Fill the wedding ring pillows

Fill the wedding ring pillows

Fill the wedding ring cushions

For the filling I just used the same stuffing that I use for toys, but you could use wadding or fabric cut into small pieces if you prefer.  Try to put enough stuffing to make the wedding ring pillow full without making it feel too rigid.

Sew the fourth side closed

Sew the fourth side closed

Turn under a small seam across the fourth edge of the square and hand sew across the seam to close the gap.  I had hoped to run a line of embroidery round the edge of the wedding ring cushion but I ended up with the edges looking uneven, so I think that it would only work with hand embroidery where you can adjust the fabric as you sew.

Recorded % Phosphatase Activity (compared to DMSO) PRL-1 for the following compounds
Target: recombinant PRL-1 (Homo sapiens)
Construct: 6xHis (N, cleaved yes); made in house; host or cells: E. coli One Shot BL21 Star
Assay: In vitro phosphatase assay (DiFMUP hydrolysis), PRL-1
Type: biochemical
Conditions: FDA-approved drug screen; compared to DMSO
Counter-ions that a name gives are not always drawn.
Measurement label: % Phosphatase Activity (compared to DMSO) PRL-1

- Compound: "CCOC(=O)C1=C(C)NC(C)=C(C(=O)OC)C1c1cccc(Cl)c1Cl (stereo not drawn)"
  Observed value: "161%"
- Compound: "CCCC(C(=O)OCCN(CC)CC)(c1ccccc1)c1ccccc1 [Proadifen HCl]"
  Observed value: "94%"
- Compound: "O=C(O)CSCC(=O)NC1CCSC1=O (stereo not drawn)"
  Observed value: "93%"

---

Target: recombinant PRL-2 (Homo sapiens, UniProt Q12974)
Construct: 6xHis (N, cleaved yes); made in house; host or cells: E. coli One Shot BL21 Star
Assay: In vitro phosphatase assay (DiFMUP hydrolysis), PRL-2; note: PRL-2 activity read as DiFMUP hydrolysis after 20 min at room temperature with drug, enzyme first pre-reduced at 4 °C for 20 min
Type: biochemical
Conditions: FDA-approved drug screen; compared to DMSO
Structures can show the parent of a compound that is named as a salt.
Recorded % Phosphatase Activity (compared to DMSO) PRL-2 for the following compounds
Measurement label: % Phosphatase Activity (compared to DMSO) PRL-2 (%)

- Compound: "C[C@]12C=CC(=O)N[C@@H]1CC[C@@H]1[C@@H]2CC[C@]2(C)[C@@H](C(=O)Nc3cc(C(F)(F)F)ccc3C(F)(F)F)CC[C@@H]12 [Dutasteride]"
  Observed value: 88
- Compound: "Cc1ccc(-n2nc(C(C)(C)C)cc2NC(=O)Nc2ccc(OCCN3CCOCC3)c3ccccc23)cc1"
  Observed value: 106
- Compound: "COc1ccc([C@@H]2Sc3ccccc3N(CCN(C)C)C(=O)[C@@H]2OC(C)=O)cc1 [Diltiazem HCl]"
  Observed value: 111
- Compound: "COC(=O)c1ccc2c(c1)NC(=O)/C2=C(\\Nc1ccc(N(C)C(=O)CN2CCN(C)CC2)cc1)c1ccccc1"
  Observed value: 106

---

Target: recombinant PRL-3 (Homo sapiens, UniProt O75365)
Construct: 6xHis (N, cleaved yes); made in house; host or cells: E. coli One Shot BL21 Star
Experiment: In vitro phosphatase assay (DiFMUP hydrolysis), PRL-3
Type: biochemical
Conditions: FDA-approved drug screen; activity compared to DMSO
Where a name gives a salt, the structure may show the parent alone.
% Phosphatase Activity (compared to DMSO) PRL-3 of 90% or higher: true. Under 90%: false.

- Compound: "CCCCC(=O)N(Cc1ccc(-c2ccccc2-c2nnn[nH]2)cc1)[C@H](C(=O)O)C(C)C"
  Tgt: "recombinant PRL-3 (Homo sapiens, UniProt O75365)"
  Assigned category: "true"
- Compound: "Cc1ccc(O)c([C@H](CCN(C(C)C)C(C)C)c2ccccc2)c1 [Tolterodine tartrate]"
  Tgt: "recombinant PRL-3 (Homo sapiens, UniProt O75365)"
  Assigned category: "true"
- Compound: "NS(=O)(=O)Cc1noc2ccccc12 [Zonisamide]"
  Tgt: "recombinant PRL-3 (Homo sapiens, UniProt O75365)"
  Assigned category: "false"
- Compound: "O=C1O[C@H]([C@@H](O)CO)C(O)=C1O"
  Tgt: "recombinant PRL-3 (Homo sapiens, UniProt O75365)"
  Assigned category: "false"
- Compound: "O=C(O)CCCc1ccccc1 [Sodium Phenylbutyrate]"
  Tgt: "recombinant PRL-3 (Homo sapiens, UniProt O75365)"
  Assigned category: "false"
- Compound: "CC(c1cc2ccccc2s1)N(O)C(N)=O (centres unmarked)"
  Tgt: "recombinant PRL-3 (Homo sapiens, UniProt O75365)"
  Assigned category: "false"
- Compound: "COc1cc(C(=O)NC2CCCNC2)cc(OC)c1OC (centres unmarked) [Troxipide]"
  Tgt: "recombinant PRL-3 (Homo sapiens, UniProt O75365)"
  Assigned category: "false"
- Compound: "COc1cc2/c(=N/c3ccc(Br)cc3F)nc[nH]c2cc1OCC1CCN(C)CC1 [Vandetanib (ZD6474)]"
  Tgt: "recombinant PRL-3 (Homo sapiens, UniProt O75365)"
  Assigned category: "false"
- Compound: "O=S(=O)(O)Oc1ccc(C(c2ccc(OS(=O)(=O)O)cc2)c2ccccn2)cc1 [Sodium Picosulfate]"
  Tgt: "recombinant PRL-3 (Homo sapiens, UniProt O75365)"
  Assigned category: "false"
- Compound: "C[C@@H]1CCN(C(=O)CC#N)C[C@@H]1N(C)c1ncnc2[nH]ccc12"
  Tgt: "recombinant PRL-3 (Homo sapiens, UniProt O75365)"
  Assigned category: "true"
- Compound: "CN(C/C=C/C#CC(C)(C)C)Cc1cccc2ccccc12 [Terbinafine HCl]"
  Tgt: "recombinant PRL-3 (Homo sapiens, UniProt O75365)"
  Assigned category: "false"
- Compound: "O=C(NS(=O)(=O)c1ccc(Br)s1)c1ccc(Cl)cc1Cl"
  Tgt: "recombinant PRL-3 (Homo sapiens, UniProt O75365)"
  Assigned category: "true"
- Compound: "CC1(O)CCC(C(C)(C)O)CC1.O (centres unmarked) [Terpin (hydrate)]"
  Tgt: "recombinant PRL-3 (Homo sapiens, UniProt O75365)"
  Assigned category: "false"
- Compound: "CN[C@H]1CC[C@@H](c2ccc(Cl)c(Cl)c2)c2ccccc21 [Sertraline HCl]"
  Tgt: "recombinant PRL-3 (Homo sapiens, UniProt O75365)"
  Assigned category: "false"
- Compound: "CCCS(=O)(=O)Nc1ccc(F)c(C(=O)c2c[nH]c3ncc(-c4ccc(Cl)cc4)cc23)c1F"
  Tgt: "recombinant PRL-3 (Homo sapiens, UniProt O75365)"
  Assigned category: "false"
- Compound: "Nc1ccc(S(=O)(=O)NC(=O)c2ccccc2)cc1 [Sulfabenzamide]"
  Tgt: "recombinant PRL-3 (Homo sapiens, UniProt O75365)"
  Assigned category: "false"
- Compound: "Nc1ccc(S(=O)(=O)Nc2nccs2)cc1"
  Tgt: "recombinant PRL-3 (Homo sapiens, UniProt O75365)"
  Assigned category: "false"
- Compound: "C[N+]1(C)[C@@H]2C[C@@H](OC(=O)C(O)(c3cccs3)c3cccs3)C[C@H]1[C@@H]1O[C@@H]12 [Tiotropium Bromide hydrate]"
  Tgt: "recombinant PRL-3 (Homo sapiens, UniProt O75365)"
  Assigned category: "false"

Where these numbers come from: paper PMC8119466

Add some ribbon for the rings

Add some ribbon for the rings

Add ribbon to hold the rings

Now for the important part – attaching the wedding rings.  I cut a 12″ length of ribbon and sewed it to a point of the cushion about half way across and in the middle of the space between the embroidery and the top of the wedding ring pillow.

Tie the rings on with ribbon

Tie the rings on with ribbon

You can then thread one ring to each side of ribbon and tie a bow to hold them in place until they are needed.  My middle son is best man for the wedding, so I hope this should enable him to keep the rings safe!  Perhaps it had better be a double bow.

Here’s the video:

Thanks for visiting my blog.

I hope to see you again soon.

Rose